Shasta County's largest public employee union goes on strike Monday
Shasta County’s largest bargaining unit will be going on strike on Monday, following an impasse in negotiations with the county over a pay increase. The union represents over 800 county employees across every department.
After months of negotiations, county employees from office assistants and clerks to animal care technicians and IT specialists, authorized a two-week strike starting on Monday.
Steve Allen is the business manager for United Public Employees of California, Local 792. He said the county hasn’t budged on its offer of a 7% increase over the next three years. The union is asking for a 15% raise over one year.
“We’re just coming off inflation being 8%, just inflation alone in the fall of 2022,” he said. “So their offer just wasn’t gonna cover the increase in cost of living.”
Allen added employees also saw an increase in the cost of health care this year. He says the county's offer translates to a pay cut for some of the lowest paid staff.
Allen said the underpaying of employees in the county is affecting retention rates. He said among those represented in this general unit, around 200 of those positions are vacant.
Meanwhile, in a meeting on April 25, Shasta County supervisors approved the hiring of seven more employees to help with the county’s effort to hand-count ballots in future elections. The added cost for changing voting systems is expected to be in the millions, according to the elections department.
County Public Information Officer David Maung said the increased spending on elections and refusing to reach a deal on employee pay raises aren't directly connected.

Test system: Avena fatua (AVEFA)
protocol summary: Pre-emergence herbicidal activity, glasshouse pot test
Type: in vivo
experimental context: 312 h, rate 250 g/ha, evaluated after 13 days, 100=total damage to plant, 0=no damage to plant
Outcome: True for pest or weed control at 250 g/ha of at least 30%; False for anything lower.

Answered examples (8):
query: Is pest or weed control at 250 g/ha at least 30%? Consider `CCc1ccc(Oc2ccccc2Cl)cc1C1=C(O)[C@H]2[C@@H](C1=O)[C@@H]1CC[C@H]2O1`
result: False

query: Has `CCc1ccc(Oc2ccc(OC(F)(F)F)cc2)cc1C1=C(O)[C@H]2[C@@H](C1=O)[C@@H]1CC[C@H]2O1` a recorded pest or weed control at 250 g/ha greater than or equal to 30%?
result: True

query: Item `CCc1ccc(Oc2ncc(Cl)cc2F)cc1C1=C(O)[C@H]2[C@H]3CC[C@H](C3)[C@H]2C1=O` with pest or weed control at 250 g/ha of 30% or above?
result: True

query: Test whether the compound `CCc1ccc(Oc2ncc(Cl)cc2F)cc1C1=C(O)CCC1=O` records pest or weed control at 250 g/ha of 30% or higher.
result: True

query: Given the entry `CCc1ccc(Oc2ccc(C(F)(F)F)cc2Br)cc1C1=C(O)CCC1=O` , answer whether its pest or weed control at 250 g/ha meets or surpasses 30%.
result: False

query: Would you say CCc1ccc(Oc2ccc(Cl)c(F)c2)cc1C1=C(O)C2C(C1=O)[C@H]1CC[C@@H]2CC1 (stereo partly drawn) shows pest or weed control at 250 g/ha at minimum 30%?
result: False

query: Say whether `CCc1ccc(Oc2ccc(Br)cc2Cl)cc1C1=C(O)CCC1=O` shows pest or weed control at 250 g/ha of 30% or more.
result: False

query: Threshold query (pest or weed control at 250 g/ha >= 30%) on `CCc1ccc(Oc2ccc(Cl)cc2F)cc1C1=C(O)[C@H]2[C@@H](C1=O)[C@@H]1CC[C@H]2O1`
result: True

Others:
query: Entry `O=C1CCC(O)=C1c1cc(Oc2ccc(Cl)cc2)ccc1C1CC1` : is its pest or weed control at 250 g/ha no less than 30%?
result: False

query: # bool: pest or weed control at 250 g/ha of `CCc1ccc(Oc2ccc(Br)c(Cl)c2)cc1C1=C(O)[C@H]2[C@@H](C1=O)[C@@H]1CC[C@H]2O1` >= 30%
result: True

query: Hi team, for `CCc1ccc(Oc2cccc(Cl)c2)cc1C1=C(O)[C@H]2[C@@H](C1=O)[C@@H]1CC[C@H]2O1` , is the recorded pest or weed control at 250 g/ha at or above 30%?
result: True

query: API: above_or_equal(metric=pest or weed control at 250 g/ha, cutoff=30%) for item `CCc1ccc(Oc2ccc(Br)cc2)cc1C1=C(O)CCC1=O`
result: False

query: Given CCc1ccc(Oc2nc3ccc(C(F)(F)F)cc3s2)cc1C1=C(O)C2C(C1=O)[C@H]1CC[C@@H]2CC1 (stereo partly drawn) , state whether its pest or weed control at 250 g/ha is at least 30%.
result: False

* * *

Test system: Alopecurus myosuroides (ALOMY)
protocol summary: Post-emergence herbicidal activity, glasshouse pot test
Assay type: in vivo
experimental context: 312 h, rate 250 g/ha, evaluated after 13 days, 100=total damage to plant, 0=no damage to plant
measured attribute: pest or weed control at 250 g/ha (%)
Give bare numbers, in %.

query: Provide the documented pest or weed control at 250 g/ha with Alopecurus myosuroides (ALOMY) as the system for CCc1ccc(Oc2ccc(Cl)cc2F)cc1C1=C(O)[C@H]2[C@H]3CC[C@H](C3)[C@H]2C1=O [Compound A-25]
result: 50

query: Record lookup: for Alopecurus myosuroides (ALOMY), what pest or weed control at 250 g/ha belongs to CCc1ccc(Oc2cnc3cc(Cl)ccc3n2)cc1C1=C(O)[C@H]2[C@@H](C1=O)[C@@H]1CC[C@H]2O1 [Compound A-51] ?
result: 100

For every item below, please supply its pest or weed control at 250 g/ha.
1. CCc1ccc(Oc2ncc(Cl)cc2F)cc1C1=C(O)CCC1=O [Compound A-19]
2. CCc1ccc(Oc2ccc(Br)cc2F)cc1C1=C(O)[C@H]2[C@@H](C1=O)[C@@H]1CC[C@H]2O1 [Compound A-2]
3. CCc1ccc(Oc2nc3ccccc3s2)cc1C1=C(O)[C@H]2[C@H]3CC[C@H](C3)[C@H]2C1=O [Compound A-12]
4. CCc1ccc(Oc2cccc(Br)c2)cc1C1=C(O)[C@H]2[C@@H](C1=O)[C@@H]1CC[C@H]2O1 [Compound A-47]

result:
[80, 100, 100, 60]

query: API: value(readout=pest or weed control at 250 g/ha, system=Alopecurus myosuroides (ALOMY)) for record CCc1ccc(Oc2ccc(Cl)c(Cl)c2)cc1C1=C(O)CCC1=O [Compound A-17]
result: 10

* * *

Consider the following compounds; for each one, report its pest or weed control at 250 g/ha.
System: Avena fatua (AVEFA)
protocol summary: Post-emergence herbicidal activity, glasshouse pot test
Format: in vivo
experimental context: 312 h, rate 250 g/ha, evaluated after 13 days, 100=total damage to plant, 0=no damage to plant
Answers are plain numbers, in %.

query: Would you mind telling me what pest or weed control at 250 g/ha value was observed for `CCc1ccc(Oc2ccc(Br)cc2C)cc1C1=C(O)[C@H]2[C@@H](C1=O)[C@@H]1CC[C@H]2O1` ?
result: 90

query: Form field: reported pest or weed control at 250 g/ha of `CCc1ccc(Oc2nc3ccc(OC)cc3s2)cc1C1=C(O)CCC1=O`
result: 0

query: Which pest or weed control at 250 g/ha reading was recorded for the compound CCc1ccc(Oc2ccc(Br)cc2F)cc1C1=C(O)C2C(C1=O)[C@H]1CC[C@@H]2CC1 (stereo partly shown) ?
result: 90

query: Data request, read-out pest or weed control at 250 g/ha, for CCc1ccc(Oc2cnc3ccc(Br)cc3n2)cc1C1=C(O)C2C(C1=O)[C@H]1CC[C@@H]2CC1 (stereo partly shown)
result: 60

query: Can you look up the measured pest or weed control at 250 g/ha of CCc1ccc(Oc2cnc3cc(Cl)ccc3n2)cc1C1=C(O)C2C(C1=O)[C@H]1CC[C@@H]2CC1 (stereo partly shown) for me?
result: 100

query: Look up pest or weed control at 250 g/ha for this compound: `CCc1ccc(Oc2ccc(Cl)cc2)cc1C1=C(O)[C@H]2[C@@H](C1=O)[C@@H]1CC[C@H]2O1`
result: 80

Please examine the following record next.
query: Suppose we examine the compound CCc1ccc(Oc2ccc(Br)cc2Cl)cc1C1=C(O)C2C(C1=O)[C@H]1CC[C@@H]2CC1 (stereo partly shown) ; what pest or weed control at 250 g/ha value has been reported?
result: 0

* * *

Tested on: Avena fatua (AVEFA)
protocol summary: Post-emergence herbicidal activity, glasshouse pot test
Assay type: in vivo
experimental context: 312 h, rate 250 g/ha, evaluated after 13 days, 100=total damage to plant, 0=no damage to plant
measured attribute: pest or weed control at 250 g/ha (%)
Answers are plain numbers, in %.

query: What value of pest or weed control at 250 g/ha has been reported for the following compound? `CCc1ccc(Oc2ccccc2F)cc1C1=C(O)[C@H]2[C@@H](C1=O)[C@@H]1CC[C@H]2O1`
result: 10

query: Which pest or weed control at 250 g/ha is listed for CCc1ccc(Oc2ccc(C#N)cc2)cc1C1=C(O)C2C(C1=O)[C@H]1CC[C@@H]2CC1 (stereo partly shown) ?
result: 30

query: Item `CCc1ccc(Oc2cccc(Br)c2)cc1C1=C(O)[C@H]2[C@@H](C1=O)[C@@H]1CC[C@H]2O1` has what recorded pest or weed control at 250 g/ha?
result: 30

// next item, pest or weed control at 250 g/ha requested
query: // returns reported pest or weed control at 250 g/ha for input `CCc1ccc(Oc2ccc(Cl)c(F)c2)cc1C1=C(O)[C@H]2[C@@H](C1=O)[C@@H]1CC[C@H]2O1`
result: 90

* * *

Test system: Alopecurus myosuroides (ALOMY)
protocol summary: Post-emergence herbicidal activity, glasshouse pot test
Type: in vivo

“It’s obviously a financial decision because it’s coming from the general fund and that’s how we pay most of the employees at the county,” Maung said. “But the voting situation and the UPEC general negotiations are not related at all.”
But, Allen said if the county has the money for things like major changes to elections, they should have enough to pay their staff a living wage.
Allen also said the county could choose to impose a final offer on the union employees, known as unilateral implementation in California law. But according to the California Institute for Local Government, that rule can only impose an offer on employees for one year, and can’t be used to force changes to work rules or operational procedures.
Maung says they won’t be closing any offices during the strike. But, he said residents should expect delays accessing some services.
Allen said the employees participating in this strike are taking unpaid time off work, and don’t want to leave residents without access to critical services for weeks. But he said they hope the strike sends a message to the county supervisors to approve a better deal.